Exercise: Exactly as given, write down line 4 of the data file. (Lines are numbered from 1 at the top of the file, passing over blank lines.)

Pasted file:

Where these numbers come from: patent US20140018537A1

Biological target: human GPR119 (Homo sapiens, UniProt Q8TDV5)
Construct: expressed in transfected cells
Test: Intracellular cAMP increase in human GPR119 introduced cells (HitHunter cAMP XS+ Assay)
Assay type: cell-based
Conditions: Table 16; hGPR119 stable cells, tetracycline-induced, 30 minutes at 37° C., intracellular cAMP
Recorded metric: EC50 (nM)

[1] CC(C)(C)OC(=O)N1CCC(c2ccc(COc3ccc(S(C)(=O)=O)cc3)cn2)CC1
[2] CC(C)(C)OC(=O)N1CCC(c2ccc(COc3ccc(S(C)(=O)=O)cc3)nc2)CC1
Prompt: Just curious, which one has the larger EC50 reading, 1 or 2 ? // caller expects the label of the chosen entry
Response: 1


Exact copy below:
Test: Intracellular cAMP increase in human GPR119 introduced cells (HitHunter cAMP XS+ Assay)